It’s a race, we are told, on numerous occasions, by the two leading heroes and their two gorgeous sidekicks, almost trying to justify why they’ve taken two-hours-and-thirty-minutes of our lives. Yet, there’s never a real sense of what they are racing for. Time, money, babes, or cars?
There’s no urgency in their actions, or dance moves, just pure indulgence in their own chiselled bodies, designer wardrobes, swanky cars and a journey that takes them to several European cities.
On many levels, a movie that’s all fluff and no stuff can be quite exhausting. And, ‘Race2’ is just that.
It’s just a pompous wannabe-thriller that is devoid of any logic.
While its predecessor, the original ‘Race’, had shown some promise and glimpse of a good plot, ‘Race2’ steers away from any such attempts, and instead focuses on good looks and charm.
Director duo Abbas-Mastan’s ‘Race2’ sees Ranveer Singh, the winner of the first ‘Race’, return to strip the cunning Armaan Malik of his riches. His reasons are revealed over time when they finally lock horns atop a crashing flight.
The two – one a street-fighter who flexed his muscles and became rich, and the other an old suave fighter, who continues to double-cross and win – fill all their frames by grimacing and plotting against the other.
But that is not before we are an-hour-and-a-half into the movie. Till then, they are busy seducing their super-hot chicks, showing off their posh cars and designer suits, walking in slow-motion to blaring background score and swaying to many dance tracks.
It almost makes us wonder if it’s a dance title that the two are vying for. That would’ve been more meaningful than the story churned out by writer Shiraz Ahmed.
He uses every Hollywood trick in the trade, yet shamelessly claims, in a dialogue no less, that his final feat has not been attempted in international movies.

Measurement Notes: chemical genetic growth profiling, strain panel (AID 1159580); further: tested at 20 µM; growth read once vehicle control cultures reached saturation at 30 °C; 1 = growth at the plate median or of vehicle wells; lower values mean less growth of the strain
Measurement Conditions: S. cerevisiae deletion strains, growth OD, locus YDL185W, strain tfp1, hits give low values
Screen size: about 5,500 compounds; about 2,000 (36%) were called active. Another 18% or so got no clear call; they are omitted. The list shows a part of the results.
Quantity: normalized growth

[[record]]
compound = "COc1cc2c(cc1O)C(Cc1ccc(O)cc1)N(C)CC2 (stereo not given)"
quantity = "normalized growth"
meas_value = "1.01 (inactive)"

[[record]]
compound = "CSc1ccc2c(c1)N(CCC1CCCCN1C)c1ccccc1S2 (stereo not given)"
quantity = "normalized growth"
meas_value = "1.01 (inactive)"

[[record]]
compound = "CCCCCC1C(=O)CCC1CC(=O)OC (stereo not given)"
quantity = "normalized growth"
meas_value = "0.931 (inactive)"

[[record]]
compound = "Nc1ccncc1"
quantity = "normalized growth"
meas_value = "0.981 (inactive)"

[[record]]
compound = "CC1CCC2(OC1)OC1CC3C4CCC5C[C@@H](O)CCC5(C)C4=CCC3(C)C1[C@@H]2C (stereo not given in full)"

He brings in the casino with its rich, sly owners, card games with its cunning winners, bloodied fight clubs, even a history lesson and a stolen treasure.
Even the lines by Kiran Kotrial aren’t clever, and border on inane puns and PJs.
The narrative is botched and inconsistent. A case in point is the placing of a group dance, with all the actors gyrating to a remixed version of the original ‘Race’ soundtrack, bang in the middle of the thriller.
Saif Ali Khan as the stylish Ranveer is rather tiresome. He lacks charm, wit and acting versatility, and he’s got the Botox jabs and an ageing body to blame. Although he attempts to give Ranveer a gripping edge, he’s left with more dance moves than action sequences to show off.
He’s often distracted by the women who turn up in itsy-bitsy clothes and croon to some funky songs.
Most unforgivable is his decision to expose his ‘Kareena’ tattoo. Surely, actors need to be taught to keep their real life separate from their reel image.
John Abraham, on the other hand, is far from menacing as Armaan Malik. There’s a hint of his angst in the bloody fight sequence, but apart from that, his ruthlessness is often concealed. He does try though, but his indifference in the character makes it tough for us to take him seriously.
The leggy Deepika Padukone and super-toned Jacqueline Fernandes do what they are supposed to – look smoking hot. Although Deepika’s Alina might’ve appeared more powerful on paper, it’s Jacky’s Omisha that’s more layered in real.
Anil Kapoor is cracking as the fruit-indulging Robert D’Costa and shares some silly moments with his dim-witted assistant Cherry. It’s only their link-up, in the end, that’s quite disturbing, but it’s hard to take them seriously.
On the whole, this is just a lazy sequel of a famed potboiler that can be watched at home… on a (borrowed) DVD.
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